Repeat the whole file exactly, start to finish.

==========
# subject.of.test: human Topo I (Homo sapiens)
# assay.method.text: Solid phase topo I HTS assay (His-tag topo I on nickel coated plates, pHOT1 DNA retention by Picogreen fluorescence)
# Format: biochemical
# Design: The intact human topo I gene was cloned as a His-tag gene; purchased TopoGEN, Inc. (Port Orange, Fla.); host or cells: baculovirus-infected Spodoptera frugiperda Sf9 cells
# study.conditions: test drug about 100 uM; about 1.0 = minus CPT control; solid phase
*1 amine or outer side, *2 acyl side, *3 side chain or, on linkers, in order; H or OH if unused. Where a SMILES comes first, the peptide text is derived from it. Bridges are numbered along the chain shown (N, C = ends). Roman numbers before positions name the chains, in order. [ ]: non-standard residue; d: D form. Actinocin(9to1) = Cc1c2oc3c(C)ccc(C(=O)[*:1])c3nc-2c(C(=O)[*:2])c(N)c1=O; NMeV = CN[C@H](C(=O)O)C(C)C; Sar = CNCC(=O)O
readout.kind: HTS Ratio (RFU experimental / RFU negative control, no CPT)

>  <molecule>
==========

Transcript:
# subject.of.test: human Topo I (Homo sapiens)
# assay.method.text: Solid phase topo I HTS assay (His-tag topo I on nickel coated plates, pHOT1 DNA retention by Picogreen fluorescence)
# Format: biochemical
# Design: The intact human topo I gene was cloned as a His-tag gene; purchased TopoGEN, Inc. (Port Orange, Fla.); host or cells: baculovirus-infected Spodoptera frugiperda Sf9 cells
# study.conditions: test drug about 100 uM; about 1.0 = minus CPT control; solid phase
*1 amine or outer side, *2 acyl side, *3 side chain or, on linkers, in order; H or OH if unused. Where a SMILES comes first, the peptide text is derived from it. Bridges are numbered along the chain shown (N, C = ends). Roman numbers before positions name the chains, in order. [ ]: non-standard residue; d: D form. Actinocin(9to1) = Cc1c2oc3c(C)ccc(C(=O)[*:1])c3nc-2c(C(=O)[*:2])c(N)c1=O; NMeV = CN[C@H](C(=O)O)C(C)C; Sar = CNCC(=O)O
readout.kind: HTS Ratio (RFU experimental / RFU negative control, no CPT)

>  <molecule>